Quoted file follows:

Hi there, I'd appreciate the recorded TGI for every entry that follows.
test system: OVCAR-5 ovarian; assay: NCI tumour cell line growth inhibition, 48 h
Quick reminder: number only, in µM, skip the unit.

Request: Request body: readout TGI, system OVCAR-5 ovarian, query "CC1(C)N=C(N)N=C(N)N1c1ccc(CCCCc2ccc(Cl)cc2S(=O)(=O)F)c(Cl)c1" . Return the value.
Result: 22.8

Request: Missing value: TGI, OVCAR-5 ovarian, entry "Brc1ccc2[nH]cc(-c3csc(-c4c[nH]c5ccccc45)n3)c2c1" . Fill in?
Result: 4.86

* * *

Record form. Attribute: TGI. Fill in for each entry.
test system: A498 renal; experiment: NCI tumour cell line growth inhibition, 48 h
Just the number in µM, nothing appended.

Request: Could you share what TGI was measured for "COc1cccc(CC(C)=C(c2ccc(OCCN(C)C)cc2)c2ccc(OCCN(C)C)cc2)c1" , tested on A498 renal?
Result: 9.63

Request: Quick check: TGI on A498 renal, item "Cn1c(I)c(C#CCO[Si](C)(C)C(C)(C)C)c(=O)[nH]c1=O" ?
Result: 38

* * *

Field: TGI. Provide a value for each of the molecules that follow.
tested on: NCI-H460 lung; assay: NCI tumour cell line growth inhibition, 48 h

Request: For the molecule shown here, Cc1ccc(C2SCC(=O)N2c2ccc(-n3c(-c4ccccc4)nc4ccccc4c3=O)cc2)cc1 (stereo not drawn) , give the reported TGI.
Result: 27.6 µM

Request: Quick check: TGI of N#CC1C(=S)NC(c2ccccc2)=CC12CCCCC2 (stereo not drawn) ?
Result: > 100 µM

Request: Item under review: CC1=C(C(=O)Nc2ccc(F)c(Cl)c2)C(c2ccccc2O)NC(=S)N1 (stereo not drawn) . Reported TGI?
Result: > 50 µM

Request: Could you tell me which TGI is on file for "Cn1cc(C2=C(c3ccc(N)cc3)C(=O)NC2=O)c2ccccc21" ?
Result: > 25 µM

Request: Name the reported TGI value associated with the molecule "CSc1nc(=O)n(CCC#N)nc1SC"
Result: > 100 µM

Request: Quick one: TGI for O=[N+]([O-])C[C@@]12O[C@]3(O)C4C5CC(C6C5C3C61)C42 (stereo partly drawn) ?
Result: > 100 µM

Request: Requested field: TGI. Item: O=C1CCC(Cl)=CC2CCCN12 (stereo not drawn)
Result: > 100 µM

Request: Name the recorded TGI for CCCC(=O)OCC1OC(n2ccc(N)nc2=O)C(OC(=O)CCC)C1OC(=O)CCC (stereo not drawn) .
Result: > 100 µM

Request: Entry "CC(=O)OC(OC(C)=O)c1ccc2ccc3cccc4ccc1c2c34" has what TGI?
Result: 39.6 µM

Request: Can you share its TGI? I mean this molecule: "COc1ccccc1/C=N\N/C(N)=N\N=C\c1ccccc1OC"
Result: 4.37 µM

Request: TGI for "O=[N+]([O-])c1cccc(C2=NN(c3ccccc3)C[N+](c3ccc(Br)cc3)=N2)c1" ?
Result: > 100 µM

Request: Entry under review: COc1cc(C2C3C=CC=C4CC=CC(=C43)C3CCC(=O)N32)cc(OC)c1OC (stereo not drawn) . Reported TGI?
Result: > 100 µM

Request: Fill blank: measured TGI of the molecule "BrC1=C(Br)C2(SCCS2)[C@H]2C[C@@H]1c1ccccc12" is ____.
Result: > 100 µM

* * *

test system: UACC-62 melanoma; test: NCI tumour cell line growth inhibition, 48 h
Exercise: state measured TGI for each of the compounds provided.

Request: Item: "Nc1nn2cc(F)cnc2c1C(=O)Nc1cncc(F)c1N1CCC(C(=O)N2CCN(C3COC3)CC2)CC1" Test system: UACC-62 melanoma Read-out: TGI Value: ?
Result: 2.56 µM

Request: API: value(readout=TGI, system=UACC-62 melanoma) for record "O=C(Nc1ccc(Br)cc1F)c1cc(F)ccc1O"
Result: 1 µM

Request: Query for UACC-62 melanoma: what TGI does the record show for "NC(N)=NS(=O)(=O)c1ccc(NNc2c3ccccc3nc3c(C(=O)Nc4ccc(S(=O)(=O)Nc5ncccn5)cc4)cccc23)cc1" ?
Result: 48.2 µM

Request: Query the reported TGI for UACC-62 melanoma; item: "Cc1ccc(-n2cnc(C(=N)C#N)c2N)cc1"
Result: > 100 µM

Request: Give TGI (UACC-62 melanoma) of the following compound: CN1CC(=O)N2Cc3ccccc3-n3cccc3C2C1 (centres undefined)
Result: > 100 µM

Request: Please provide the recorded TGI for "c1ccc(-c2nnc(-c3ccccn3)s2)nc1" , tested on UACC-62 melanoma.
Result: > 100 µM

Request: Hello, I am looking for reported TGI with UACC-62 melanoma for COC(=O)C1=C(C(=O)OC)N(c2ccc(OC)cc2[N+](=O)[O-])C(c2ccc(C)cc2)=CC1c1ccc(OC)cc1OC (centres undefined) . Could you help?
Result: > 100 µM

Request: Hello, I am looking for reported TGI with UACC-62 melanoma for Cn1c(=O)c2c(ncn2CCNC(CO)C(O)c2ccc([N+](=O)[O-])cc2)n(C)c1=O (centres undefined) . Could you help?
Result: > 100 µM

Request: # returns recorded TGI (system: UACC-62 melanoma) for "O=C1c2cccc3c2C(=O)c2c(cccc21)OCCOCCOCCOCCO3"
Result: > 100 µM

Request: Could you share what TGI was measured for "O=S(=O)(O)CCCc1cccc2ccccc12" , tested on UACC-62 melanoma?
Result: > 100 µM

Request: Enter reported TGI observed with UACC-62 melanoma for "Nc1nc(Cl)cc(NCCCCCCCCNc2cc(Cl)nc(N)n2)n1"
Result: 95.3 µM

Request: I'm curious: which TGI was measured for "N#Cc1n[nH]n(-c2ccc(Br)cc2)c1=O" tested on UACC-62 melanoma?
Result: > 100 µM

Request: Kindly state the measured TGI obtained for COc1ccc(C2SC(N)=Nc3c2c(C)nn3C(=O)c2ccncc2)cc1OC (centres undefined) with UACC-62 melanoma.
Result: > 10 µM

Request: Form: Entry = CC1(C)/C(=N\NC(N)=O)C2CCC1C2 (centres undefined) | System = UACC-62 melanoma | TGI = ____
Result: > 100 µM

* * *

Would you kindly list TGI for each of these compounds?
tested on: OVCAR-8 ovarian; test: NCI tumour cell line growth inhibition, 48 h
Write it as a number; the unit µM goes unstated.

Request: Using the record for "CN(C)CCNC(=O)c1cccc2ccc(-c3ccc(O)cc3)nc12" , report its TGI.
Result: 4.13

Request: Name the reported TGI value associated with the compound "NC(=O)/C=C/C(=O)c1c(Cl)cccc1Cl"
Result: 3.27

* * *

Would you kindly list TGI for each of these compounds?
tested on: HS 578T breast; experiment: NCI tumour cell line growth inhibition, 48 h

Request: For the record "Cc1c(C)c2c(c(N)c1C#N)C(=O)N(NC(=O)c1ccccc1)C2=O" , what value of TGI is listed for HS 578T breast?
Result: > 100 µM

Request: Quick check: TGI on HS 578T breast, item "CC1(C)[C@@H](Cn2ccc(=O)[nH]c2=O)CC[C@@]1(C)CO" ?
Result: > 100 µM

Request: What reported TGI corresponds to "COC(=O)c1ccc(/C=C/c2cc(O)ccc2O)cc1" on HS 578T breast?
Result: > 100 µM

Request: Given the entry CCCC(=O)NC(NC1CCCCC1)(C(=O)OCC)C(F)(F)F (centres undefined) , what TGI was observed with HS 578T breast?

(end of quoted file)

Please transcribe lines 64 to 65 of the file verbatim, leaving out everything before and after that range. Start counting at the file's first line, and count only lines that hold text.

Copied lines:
Request: # returns recorded TGI (system: UACC-62 melanoma) for "O=C1c2cccc3c2C(=O)c2c(cccc21)OCCOCCOCCOCCO3"
Result: > 100 µM